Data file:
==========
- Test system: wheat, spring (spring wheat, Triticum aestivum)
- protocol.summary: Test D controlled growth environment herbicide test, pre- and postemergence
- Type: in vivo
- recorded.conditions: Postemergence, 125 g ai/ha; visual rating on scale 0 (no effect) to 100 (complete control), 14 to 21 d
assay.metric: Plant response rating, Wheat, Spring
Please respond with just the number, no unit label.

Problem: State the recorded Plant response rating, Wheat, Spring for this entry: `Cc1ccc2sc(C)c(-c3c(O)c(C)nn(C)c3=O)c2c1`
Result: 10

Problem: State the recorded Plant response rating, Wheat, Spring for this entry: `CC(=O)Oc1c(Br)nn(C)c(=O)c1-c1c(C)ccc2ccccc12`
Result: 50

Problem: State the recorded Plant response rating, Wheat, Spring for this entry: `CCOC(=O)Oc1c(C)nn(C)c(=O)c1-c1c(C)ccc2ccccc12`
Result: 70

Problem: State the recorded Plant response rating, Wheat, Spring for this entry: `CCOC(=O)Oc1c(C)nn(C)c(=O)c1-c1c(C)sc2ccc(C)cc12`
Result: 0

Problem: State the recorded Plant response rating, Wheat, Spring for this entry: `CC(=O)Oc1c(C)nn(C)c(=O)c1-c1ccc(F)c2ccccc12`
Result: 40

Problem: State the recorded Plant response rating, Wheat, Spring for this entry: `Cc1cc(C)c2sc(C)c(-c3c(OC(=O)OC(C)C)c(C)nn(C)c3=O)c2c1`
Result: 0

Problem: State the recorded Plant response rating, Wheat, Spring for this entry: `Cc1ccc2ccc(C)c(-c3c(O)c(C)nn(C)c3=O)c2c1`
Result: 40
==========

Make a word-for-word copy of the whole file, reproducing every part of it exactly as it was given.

- Test system: wheat, spring (spring wheat, Triticum aestivum)
- protocol.summary: Test D controlled growth environment herbicide test, pre- and postemergence
- Type: in vivo
- recorded.conditions: Postemergence, 125 g ai/ha; visual rating on scale 0 (no effect) to 100 (complete control), 14 to 21 d
assay.metric: Plant response rating, Wheat, Spring
Please respond with just the number, no unit label.

Problem: State the recorded Plant response rating, Wheat, Spring for this entry: `Cc1ccc2sc(C)c(-c3c(O)c(C)nn(C)c3=O)c2c1`
Result: 10

Problem: State the recorded Plant response rating, Wheat, Spring for this entry: `CC(=O)Oc1c(Br)nn(C)c(=O)c1-c1c(C)ccc2ccccc12`
Result: 50

Problem: State the recorded Plant response rating, Wheat, Spring for this entry: `CCOC(=O)Oc1c(C)nn(C)c(=O)c1-c1c(C)ccc2ccccc12`
Result: 70

Problem: State the recorded Plant response rating, Wheat, Spring for this entry: `CCOC(=O)Oc1c(C)nn(C)c(=O)c1-c1c(C)sc2ccc(C)cc12`
Result: 0

Problem: State the recorded Plant response rating, Wheat, Spring for this entry: `CC(=O)Oc1c(C)nn(C)c(=O)c1-c1ccc(F)c2ccccc12`
Result: 40

Problem: State the recorded Plant response rating, Wheat, Spring for this entry: `Cc1cc(C)c2sc(C)c(-c3c(OC(=O)OC(C)C)c(C)nn(C)c3=O)c2c1`
Result: 0

Problem: State the recorded Plant response rating, Wheat, Spring for this entry: `Cc1ccc2ccc(C)c(-c3c(O)c(C)nn(C)c3=O)c2c1`
Result: 40